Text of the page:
Author

Tan Yee Lin



References
1. “Huang Na Case,” New Paper, 23 December 2004, 9. (From NewspaperSG)
2. Ansley Ng, “Took's Clemency Plea Rejected,” Today, 24 October 2006, 4. (From NewspaperSG)
3. “Guilty as Charged: Huang Na, 8, Killed by Man She Treated as an Uncle,” Straits Times, 17 May 2016. (From Factiva via NLB’s eResources website)
4. “Guilty as Charged.”
5. Singapore Law Watch, “Took Leng How v Public Prosecutor,” ([2006] 2 SLR 70; [2006] SGCA 3), points 8–10.
6. Dawn Chia and Low Ching Ling, “Took Confessed 18 Times,” New Paper, 28 July 2005, 5. (From NewspaperSG)
7. Chia and Low, “Took Confessed 18 Times.” 
8. Subhas Anandan, The Best I Could (Singapore: Marshall Cavendish, 2009), 165–66. (Call no. RSING 340.092 ANA)
9. Singapore Law Watch, “Took Leng How v Public Prosecutor.”
10. Ng, “Took's Clemency Plea Rejected.” 
11. Ng, “Took's Clemency Plea Rejected”; Ansley Ng, “A Picture of Calm,” Today, 4 November 2006, 6. (From NewspaperSG)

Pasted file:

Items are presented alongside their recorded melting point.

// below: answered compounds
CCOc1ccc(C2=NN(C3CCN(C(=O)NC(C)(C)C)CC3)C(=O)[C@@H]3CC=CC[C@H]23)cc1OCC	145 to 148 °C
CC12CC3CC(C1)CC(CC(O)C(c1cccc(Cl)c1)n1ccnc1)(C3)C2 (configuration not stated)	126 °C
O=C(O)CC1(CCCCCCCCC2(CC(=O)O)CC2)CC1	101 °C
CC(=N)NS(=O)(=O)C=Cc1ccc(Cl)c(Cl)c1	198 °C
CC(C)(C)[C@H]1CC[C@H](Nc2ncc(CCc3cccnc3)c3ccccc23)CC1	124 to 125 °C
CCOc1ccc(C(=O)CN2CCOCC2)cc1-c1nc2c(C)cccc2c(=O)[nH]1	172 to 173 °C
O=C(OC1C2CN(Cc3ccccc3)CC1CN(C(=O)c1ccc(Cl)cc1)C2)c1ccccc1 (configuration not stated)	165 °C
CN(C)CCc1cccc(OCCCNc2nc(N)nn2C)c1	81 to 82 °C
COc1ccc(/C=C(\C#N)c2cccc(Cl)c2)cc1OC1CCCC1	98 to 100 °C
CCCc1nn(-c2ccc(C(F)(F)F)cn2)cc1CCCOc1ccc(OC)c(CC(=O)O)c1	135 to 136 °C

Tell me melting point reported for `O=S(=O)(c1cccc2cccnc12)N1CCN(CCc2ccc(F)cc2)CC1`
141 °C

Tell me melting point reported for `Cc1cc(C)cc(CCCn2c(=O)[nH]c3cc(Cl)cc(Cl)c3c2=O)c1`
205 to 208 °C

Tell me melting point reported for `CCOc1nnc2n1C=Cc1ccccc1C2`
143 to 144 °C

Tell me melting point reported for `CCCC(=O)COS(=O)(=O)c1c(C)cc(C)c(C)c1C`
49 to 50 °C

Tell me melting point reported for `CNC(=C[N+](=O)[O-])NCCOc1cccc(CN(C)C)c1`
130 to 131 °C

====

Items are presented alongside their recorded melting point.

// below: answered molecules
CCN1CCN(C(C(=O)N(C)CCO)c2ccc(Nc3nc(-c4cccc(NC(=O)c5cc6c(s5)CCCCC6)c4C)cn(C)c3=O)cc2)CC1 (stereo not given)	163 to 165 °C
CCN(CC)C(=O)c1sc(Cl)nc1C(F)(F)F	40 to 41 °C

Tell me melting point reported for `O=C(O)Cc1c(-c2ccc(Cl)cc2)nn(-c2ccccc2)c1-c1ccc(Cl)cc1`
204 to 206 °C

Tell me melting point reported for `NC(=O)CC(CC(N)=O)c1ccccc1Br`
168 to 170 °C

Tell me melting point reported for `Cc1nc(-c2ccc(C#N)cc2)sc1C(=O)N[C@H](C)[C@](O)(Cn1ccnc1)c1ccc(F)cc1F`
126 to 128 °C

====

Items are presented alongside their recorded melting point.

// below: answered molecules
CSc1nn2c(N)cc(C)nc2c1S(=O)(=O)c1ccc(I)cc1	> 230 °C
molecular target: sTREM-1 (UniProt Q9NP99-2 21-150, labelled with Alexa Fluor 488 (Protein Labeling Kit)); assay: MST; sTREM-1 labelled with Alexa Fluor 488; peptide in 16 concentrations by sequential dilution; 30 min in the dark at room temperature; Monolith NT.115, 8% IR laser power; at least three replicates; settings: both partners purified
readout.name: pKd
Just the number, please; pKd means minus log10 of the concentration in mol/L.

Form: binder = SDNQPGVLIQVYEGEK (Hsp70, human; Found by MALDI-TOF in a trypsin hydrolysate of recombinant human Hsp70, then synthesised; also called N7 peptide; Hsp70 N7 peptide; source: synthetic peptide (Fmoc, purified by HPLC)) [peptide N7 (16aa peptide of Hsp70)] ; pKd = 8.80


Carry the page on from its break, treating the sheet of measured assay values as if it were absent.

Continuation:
12. Dawn Chia, “Why Not?” New Paper, 10 October 2005, 2. (From NewspaperS)
13. Ho Lian-Yi, “We Didn’t Spend the $126,000 Carelessly,” New Paper, 19 April 2009, 6–7. (From NewspaperSG)



Further resources
Andy Ho, “Huang Na Verdict: The Nose and the Noose,” Straits Times, 25 February 2006, 12. (From NewspaperSG)

Chong Chee Kin, “Killing Was Done in 'Calm and Calculated Manner',” Straits Times, 27 August 2005, 2. (From NewspaperSG)

Dawn Chia, “After Appeal against Death Sentence Fails, Took Leng How's Dad Says: 'I Should Not Have Asked Him to Surrender',” New Paper, 26 January 2006, 2. (From NewspaperSG)

Jeremy Au Yong, “Who Is the Real Took? Straits Times, 31 July 2005, 12. (From NewspaperSG)



The information in this article is valid as at July 2021 and correct as far as we are able to ascertain from our sources. It is not intended to be an exhaustive or complete history of the subject. Please contact the Library for further reading materials on the topic.